More news today than ever before revolves around an individual’s personal take on events. This is a reflection of how contemporary culture sanctifies the roles of non-celebrities in society. The flip side is also a cynicism with regard to information offered from official sources. We experience the signs of this reverence for the individual voice throughout the culture. Product Web sites selling everything from Botox injections to White Castle hamburgers, Hanes underwear, diamond rings, and Volvos solicit posts, video, photos, and text from users about their own stories of interaction with the brand. Citibank urges consumers in magazine ads to disclose their own personal anecdotes: “Whatever your story is, your Citi card can help you write it. What’s your story?”
It is undeniable that real stories of real people saturate the media landscape both editorially and noneditorially. We’re not seeing celebrity spokesmen so much anymore; we are seeing real people tell their stories of car insurance, home sales, makeup, and jeans. This is marketing by anecdote and personal testimony, a move parallel to telling news stories by anecdote and unofficial commentary. It can be a confluence of events that contribute to this sanctifying of personal stories—the paranoia that official sources spin or lie; the need to connect with individuals and feel empathy and compassion for their stories; the belief that reading about others’ lives will bring a deeper humanistic understanding or some brand of redemption; and as a result of globalization, a realization that stories of real people offer connection and meaning to our own lives.
The plethora of reality TV shows accordingly reflects this worship of the amateur. Whether it is a show about wife swapping, nannies, or home makeovers, millions tune into the dramas of average citizens relishing their life details, anecdotes, and stories. The formerly voiceless are given voice in a variety of formats for a growing, responsive, and welcoming audience. The popularity of shows such as National Public Radio’s This American Life or The Story demonstrates a cultural appetite for democratic narrative and information shared through the eyes of the individual. The rise in documentaries as film, shown on television, and through podcast or online on http://current.com also exemplifies a cultural need to understand events through the voices of individuals. News information has gone from a push-down to a pull-up model.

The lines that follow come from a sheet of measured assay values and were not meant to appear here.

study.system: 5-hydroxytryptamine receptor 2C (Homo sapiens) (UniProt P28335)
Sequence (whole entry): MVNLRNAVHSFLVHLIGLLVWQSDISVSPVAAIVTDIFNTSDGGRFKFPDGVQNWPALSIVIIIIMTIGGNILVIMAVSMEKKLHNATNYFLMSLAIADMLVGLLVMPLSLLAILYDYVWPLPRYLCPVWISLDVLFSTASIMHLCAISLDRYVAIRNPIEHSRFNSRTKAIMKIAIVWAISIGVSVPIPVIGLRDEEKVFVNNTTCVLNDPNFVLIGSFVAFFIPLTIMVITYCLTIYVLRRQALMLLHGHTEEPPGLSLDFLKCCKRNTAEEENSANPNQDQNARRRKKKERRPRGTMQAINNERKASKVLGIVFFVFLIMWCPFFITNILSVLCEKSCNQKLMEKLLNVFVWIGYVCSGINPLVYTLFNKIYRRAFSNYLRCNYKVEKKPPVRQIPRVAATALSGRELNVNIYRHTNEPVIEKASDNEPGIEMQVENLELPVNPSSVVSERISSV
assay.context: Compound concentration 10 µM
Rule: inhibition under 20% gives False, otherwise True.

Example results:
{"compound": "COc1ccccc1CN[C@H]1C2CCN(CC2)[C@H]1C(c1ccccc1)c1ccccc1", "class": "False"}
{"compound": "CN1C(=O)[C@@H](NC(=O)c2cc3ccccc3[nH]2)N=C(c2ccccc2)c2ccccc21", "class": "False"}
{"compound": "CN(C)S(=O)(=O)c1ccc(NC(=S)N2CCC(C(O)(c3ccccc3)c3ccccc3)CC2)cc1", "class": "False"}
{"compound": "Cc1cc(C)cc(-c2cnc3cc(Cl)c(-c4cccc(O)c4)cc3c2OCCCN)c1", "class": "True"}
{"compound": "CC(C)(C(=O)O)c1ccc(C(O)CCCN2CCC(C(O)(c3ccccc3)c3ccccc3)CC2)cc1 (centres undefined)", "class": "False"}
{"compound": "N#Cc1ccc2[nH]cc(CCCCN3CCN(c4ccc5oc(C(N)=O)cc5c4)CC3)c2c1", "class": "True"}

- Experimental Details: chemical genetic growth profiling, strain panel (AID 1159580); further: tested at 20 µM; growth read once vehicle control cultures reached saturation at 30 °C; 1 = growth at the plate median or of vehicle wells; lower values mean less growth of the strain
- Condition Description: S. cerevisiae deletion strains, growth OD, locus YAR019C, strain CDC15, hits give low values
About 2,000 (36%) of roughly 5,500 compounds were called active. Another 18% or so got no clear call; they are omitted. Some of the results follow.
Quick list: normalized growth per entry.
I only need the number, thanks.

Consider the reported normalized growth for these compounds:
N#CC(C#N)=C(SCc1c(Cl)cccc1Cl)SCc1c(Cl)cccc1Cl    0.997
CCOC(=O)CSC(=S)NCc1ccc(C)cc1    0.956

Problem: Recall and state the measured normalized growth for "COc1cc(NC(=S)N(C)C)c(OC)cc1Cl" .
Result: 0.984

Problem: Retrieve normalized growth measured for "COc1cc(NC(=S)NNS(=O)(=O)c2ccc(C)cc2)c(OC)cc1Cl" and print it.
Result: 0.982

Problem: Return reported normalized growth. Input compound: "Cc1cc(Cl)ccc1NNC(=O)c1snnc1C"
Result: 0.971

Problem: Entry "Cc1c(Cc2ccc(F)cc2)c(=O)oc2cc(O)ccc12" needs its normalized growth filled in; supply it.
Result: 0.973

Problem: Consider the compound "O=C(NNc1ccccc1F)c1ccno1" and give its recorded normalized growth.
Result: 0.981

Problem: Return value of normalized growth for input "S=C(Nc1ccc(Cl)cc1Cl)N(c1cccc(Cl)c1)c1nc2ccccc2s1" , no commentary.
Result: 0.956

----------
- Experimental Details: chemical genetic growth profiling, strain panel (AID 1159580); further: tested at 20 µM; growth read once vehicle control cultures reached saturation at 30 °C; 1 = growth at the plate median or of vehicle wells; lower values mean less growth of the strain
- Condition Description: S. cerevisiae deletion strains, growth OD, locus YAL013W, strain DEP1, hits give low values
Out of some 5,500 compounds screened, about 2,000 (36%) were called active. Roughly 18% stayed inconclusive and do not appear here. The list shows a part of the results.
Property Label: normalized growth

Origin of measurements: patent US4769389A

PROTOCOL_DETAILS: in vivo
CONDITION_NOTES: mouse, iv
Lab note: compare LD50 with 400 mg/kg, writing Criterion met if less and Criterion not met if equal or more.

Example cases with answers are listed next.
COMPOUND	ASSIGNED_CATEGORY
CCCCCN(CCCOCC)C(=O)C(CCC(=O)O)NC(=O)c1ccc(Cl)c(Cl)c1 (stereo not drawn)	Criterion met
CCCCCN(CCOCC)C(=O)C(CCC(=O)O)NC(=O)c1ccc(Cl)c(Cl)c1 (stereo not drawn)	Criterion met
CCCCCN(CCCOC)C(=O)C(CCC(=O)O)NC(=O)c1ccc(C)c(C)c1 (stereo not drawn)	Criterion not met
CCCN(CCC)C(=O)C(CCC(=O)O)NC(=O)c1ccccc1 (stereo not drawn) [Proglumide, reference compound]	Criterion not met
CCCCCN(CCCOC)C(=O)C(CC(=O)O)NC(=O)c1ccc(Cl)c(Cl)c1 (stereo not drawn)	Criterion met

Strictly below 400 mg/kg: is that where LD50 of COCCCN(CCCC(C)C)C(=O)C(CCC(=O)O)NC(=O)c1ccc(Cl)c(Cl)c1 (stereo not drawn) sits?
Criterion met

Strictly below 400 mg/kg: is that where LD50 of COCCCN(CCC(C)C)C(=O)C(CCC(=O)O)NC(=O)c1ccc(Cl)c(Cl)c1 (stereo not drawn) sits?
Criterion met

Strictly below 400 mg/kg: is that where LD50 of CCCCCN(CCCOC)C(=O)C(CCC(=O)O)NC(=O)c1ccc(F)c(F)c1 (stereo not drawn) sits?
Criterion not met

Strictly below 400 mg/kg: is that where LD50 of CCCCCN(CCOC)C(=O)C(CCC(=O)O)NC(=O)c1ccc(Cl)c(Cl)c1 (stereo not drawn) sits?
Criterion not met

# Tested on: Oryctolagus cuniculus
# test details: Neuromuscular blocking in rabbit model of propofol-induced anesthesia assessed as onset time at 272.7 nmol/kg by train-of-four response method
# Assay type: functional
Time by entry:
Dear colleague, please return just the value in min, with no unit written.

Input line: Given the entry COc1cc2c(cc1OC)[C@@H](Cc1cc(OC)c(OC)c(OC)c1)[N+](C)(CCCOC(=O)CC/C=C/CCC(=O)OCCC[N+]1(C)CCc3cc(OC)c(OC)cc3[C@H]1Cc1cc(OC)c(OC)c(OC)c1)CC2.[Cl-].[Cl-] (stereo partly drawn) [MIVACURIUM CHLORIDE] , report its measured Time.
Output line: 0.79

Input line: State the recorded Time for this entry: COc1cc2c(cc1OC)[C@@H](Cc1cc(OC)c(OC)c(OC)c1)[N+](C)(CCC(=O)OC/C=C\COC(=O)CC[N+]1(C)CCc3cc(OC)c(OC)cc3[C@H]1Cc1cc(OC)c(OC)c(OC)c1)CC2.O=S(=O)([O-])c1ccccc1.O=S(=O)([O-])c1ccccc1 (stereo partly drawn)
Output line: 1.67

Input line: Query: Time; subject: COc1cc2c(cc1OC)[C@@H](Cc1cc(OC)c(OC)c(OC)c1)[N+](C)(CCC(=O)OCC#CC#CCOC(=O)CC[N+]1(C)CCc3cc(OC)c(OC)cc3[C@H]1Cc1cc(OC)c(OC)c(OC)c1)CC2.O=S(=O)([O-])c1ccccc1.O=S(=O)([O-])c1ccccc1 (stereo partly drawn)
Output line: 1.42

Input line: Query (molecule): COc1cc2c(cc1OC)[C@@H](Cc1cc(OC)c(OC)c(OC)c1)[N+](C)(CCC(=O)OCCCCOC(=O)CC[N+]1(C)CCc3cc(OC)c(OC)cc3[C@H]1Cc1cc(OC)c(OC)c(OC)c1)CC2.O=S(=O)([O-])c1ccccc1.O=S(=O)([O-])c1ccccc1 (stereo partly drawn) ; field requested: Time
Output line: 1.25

Whether information and news are offered in print, online, or through broadcast, you are more likely in the 21st century to experience news through the portal of a character or an unofficial observer or participant than you are to understand news information through the eyes and ears of an expert or administrator with a title. For example, a news story on a presidential campaign speech will likely begin with an unrehearsed, spontaneous reaction from someone in the audience. With citizen journalism and a higher degree of participation in mainstream journalism from a previously passive audience, the profession has evolved to tell in greater detail the stories of the common man and woman, the person on the street. When you read a story about changes in city services, it will likely begin with an anecdote of a resident who can’t get his or her garbage picked up on time. Consider a story about a local parade. A journalist, blogger, or citizen journalist can report the news by talking to everyone standing on the curb waving flags, the spectators and the participants, getting their reaction and focusing on their anecdotes. The end result will be a decent reaction story. These kinds of sources are necessary in stories because they add color, humanity, and depth. So unofficial sources are a good thing, but that does not mean that official sources are bad or immaterial. To be accurately informed, the consumer needs to know with authority how much the parade cost, how many floats were in it, and how many people attended. Unofficial commentary is valuable, but accuracy and correct information still uphold solid journalism. This is not information you can get from the Cub Scout leader on the Snoopy float.